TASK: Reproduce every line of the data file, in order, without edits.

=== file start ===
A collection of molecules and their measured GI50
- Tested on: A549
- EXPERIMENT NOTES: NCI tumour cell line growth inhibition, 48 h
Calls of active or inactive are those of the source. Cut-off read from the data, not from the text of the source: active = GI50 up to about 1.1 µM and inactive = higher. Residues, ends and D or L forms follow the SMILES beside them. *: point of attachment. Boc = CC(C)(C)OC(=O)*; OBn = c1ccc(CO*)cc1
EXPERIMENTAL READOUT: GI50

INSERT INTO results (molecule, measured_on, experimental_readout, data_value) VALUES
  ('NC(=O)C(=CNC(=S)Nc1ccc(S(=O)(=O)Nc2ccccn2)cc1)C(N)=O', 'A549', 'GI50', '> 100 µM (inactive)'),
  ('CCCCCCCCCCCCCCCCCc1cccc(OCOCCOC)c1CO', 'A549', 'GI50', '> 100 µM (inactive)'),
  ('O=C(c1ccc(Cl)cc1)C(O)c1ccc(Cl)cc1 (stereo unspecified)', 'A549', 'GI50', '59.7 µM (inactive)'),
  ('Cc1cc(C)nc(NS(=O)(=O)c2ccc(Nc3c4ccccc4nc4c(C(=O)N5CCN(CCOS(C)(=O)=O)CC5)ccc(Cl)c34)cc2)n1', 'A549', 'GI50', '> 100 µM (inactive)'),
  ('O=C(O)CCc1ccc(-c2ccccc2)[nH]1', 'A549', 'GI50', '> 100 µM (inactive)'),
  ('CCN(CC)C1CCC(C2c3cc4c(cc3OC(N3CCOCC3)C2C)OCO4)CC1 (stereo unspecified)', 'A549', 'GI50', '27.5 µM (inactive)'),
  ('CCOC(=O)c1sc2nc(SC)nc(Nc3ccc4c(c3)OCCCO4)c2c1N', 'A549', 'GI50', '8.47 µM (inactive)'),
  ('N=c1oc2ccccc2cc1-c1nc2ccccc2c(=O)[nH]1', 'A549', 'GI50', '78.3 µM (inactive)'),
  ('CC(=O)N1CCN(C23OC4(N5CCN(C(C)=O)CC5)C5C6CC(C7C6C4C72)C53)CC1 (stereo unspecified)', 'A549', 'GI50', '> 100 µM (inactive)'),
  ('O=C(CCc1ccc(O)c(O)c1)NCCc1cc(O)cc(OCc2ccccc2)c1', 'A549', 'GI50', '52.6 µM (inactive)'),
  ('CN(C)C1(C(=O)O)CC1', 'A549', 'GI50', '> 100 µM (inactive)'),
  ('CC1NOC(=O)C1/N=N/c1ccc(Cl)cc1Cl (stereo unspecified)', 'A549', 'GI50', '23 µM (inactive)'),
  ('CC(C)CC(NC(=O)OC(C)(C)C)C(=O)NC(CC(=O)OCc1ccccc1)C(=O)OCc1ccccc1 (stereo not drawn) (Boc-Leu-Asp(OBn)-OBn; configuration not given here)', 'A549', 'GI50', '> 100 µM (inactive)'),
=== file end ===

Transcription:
A collection of molecules and their measured GI50
- Tested on: A549
- EXPERIMENT NOTES: NCI tumour cell line growth inhibition, 48 h
Calls of active or inactive are those of the source. Cut-off read from the data, not from the text of the source: active = GI50 up to about 1.1 µM and inactive = higher. Residues, ends and D or L forms follow the SMILES beside them. *: point of attachment. Boc = CC(C)(C)OC(=O)*; OBn = c1ccc(CO*)cc1
EXPERIMENTAL READOUT: GI50

INSERT INTO results (molecule, measured_on, experimental_readout, data_value) VALUES
  ('NC(=O)C(=CNC(=S)Nc1ccc(S(=O)(=O)Nc2ccccn2)cc1)C(N)=O', 'A549', 'GI50', '> 100 µM (inactive)'),
  ('CCCCCCCCCCCCCCCCCc1cccc(OCOCCOC)c1CO', 'A549', 'GI50', '> 100 µM (inactive)'),
  ('O=C(c1ccc(Cl)cc1)C(O)c1ccc(Cl)cc1 (stereo unspecified)', 'A549', 'GI50', '59.7 µM (inactive)'),
  ('Cc1cc(C)nc(NS(=O)(=O)c2ccc(Nc3c4ccccc4nc4c(C(=O)N5CCN(CCOS(C)(=O)=O)CC5)ccc(Cl)c34)cc2)n1', 'A549', 'GI50', '> 100 µM (inactive)'),
  ('O=C(O)CCc1ccc(-c2ccccc2)[nH]1', 'A549', 'GI50', '> 100 µM (inactive)'),
  ('CCN(CC)C1CCC(C2c3cc4c(cc3OC(N3CCOCC3)C2C)OCO4)CC1 (stereo unspecified)', 'A549', 'GI50', '27.5 µM (inactive)'),
  ('CCOC(=O)c1sc2nc(SC)nc(Nc3ccc4c(c3)OCCCO4)c2c1N', 'A549', 'GI50', '8.47 µM (inactive)'),
  ('N=c1oc2ccccc2cc1-c1nc2ccccc2c(=O)[nH]1', 'A549', 'GI50', '78.3 µM (inactive)'),
  ('CC(=O)N1CCN(C23OC4(N5CCN(C(C)=O)CC5)C5C6CC(C7C6C4C72)C53)CC1 (stereo unspecified)', 'A549', 'GI50', '> 100 µM (inactive)'),
  ('O=C(CCc1ccc(O)c(O)c1)NCCc1cc(O)cc(OCc2ccccc2)c1', 'A549', 'GI50', '52.6 µM (inactive)'),
  ('CN(C)C1(C(=O)O)CC1', 'A549', 'GI50', '> 100 µM (inactive)'),
  ('CC1NOC(=O)C1/N=N/c1ccc(Cl)cc1Cl (stereo unspecified)', 'A549', 'GI50', '23 µM (inactive)'),
  ('CC(C)CC(NC(=O)OC(C)(C)C)C(=O)NC(CC(=O)OCc1ccccc1)C(=O)OCc1ccccc1 (stereo not drawn) (Boc-Leu-Asp(OBn)-OBn; configuration not given here)', 'A549', 'GI50', '> 100 µM (inactive)'),